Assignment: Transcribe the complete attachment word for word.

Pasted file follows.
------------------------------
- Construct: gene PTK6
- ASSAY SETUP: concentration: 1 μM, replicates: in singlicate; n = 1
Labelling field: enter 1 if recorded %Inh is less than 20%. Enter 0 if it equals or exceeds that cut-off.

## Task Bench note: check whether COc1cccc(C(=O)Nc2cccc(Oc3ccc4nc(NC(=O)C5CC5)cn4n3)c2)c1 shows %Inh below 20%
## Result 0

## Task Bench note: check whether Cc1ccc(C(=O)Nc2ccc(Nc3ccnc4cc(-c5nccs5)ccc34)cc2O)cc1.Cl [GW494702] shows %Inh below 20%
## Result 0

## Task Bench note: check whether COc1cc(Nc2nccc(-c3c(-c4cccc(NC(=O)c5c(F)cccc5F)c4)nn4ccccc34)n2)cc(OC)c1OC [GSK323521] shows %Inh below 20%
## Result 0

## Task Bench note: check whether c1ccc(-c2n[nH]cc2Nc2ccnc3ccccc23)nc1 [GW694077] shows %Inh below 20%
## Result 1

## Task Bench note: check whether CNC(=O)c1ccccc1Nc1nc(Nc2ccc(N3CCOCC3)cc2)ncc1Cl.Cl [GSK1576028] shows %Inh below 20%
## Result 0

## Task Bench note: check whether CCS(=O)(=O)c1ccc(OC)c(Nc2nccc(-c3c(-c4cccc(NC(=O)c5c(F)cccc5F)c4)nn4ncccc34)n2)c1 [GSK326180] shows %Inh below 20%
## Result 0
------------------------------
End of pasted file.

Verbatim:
- Construct: gene PTK6
- ASSAY SETUP: concentration: 1 μM, replicates: in singlicate; n = 1
Labelling field: enter 1 if recorded %Inh is less than 20%. Enter 0 if it equals or exceeds that cut-off.

## Task Bench note: check whether COc1cccc(C(=O)Nc2cccc(Oc3ccc4nc(NC(=O)C5CC5)cn4n3)c2)c1 shows %Inh below 20%
## Result 0

## Task Bench note: check whether Cc1ccc(C(=O)Nc2ccc(Nc3ccnc4cc(-c5nccs5)ccc34)cc2O)cc1.Cl [GW494702] shows %Inh below 20%
## Result 0

## Task Bench note: check whether COc1cc(Nc2nccc(-c3c(-c4cccc(NC(=O)c5c(F)cccc5F)c4)nn4ccccc34)n2)cc(OC)c1OC [GSK323521] shows %Inh below 20%
## Result 0

## Task Bench note: check whether c1ccc(-c2n[nH]cc2Nc2ccnc3ccccc23)nc1 [GW694077] shows %Inh below 20%
## Result 1

## Task Bench note: check whether CNC(=O)c1ccccc1Nc1nc(Nc2ccc(N3CCOCC3)cc2)ncc1Cl.Cl [GSK1576028] shows %Inh below 20%
## Result 0

## Task Bench note: check whether CCS(=O)(=O)c1ccc(OC)c(Nc2nccc(-c3c(-c4cccc(NC(=O)c5c(F)cccc5F)c4)nn4ncccc34)n2)c1 [GSK326180] shows %Inh below 20%
## Result 0